NSF-SIGDA-DAC Design Automation Summer School

June 2-3, 2007
San Diego Convention Center
San Diego, CA

Sponsored  by


Important Links


Final Program



DASS 2001


Kartik Mohanram

Steve Levitan

Soha Hassoun

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CADathlon at ICCAD

Ph.D. Forum at DAC

DASS 2001

The first Design Automation Summer School (DASS) sponsored by ACM's Special Interest on Design Automation (SIGDA) was held in Cape Cod, MA from May 19-26, 2001. The school offered graduate students seeking a Ph.D. in design automation (DA) the opportunity to participate in a one-week intensive course focusing on ten different areas of research areas in DA. The school is intended to broaden and complement a limited and often highly focused curriculum in CAD currently offered at universities.

Ten top-notch researchers were chosen to deliver the lectures. Each lecturer defined a topic, described recent research advances, and outlined upcoming challenges. Some follow-up discussions and technical activities further increased the interaction among the lecturers and students and allowed additional opportunities for the students to ask related questions.

Brad Hutchings from Brigham Young University discussed configurable computing. Wayne Wolfe from Princeton University covered hardware/software co-design. Qu Gang from the University of Maryland outlined security issues in IP-Based design. Karem Sakallah from the University of Michigan focused on Boolean satisfiability models and algorithms. The lectures of Kaushik Roy from Purdue University and Diana Marculescu from CMU covered a wide range of issues related to low power design and optimization. Tamal Mukherjee from CMU was effective in teaching design and CAD principles for MEMS (micro electrical mechanical systems). Sachin Sapatnekar from the University of Minnesota discussed interconnect issues in VLSI Design. Leon Stok from IBM stressed gain-based delay models in logical and physical design. Yervant Zorian from Logic Vision captivated the audience with a lecture on embedded test strategies for SOCs. Technology lectures about SOI technology, software radios, and network processors were provided respectively by industry lecturers: Ron Preston from Compaq, John Chapin from Vanu, Inc., and Lynn Brown from Intel.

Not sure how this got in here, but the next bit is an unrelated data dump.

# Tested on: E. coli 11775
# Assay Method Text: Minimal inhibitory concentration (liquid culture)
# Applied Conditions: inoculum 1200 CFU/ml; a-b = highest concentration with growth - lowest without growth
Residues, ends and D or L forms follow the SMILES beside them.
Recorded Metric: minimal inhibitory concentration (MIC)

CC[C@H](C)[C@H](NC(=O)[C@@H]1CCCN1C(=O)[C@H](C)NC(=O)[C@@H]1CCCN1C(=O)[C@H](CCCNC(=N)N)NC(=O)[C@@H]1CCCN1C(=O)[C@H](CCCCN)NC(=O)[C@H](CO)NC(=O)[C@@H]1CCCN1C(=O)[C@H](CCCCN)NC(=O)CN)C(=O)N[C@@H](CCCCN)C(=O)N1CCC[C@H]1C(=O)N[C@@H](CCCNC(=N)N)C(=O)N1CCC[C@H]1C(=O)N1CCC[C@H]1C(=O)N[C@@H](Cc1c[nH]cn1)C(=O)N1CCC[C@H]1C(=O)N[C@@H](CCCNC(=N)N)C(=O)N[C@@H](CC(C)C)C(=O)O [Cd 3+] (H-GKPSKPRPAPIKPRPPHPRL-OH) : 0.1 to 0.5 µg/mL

Twenty eight students in their second or third year of their Ph.D. programs attended the school. Common to all students' backgrounds were classes in Algorithms or Automata, Computer Architecture, VLSI design, and CAD. The students were selected based on an essay explaining their interest in design automation. Twenty seven of the students represented U.S. schools, while one represented Ghent University in Belgium. All students received full scholarships from SIGDA to attend the School.

The Design Automation Summer School was organized by Dr. Soha Hassoun from Tufts University. Dr. Hassoun serves as the director of Educational activities within the SIGDA Advisory board. She strongly advocates creating educational opportunities for members of the DA community and involving everyone in building a larger and more inclusive community. Other activities initiated by Dr. Hassoun include the Ph.D. forum at DAC, which was first held at DAC in 1998 and has since been annually held at DAC.

The transformation of the students during the course of the school was evident: more questions were asked; more students boldly participated in discussions; and more technical discussions were initiated outside the classroom. Students talked of establishing a mailing list for all participants, and they planned an informal gathering at the Design Automation Conference in Las Vegas in June, 2001. The school certainly succeeded in implanting seeds for long-lasting collegial relationships.